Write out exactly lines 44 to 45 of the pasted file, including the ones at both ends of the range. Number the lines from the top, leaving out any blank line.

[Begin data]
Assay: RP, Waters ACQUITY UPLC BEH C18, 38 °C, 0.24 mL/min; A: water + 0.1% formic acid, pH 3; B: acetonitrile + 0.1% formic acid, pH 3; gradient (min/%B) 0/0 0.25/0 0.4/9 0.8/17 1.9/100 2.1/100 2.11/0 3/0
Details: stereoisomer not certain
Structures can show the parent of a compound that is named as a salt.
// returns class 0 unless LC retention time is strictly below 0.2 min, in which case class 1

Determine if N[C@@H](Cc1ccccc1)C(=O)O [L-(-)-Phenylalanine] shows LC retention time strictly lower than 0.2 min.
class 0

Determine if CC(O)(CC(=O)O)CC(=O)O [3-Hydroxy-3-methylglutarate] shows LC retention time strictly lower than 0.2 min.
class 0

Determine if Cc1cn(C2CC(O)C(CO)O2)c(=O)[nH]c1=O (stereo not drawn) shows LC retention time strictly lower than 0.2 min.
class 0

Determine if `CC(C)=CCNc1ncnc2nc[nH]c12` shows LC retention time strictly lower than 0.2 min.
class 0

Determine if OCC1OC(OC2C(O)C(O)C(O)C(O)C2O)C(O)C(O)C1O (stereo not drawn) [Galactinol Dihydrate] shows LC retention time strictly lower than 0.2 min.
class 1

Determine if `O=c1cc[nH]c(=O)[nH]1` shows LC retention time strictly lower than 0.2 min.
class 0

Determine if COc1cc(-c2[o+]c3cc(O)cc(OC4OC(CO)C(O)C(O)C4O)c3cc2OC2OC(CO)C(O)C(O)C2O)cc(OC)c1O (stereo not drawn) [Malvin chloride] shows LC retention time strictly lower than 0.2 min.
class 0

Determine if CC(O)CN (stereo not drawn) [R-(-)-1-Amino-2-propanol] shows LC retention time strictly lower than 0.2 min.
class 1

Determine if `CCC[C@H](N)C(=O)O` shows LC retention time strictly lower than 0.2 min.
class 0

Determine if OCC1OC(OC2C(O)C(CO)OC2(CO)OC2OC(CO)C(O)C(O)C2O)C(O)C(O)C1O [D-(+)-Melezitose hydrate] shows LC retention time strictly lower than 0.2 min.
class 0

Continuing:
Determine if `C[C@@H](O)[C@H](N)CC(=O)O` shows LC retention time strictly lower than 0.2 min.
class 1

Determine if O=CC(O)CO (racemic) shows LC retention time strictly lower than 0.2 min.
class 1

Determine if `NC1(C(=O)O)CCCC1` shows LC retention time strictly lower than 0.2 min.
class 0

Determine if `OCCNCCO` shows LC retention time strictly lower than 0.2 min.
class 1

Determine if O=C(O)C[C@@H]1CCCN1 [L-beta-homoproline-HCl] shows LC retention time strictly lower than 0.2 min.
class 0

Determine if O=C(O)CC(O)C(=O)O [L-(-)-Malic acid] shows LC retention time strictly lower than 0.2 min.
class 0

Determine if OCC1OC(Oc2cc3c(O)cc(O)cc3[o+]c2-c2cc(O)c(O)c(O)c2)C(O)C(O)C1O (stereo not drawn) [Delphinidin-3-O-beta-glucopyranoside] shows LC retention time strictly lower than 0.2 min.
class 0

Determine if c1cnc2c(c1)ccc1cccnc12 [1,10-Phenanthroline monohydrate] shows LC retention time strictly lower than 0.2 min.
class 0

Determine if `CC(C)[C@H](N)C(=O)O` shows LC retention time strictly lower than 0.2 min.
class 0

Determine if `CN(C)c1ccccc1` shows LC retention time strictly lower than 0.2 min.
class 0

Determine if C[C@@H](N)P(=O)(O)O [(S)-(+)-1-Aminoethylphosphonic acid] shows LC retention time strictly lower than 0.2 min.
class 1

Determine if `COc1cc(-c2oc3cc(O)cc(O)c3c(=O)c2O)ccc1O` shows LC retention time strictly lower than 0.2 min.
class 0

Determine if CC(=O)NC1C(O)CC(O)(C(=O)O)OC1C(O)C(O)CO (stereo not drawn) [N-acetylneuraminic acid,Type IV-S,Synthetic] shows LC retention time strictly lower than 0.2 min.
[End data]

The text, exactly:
Determine if `CN(C)c1ccccc1` shows LC retention time strictly lower than 0.2 min.
class 0